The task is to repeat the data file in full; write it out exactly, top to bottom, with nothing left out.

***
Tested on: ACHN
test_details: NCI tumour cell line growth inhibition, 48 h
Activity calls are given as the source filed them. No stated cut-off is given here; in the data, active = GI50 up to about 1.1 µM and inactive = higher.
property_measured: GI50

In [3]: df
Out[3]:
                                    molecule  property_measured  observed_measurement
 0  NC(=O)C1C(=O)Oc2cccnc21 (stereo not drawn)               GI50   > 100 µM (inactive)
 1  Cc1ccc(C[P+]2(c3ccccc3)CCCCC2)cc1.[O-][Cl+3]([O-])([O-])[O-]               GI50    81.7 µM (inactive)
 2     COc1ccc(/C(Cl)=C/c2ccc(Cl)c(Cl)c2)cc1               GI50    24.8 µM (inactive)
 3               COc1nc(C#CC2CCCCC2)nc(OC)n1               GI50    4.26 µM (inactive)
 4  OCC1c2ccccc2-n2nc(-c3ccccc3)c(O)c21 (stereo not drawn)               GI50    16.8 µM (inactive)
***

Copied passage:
Tested on: ACHN
test_details: NCI tumour cell line growth inhibition, 48 h
Activity calls are given as the source filed them. No stated cut-off is given here; in the data, active = GI50 up to about 1.1 µM and inactive = higher.
property_measured: GI50

In [3]: df
Out[3]:
                                    molecule  property_measured  observed_measurement
 0  NC(=O)C1C(=O)Oc2cccnc21 (stereo not drawn)               GI50   > 100 µM (inactive)
 1  Cc1ccc(C[P+]2(c3ccccc3)CCCCC2)cc1.[O-][Cl+3]([O-])([O-])[O-]               GI50    81.7 µM (inactive)
 2     COc1ccc(/C(Cl)=C/c2ccc(Cl)c(Cl)c2)cc1               GI50    24.8 µM (inactive)
 3               COc1nc(C#CC2CCCCC2)nc(OC)n1               GI50    4.26 µM (inactive)
 4  OCC1c2ccccc2-n2nc(-c3ccccc3)c(O)c21 (stereo not drawn)               GI50    16.8 µM (inactive)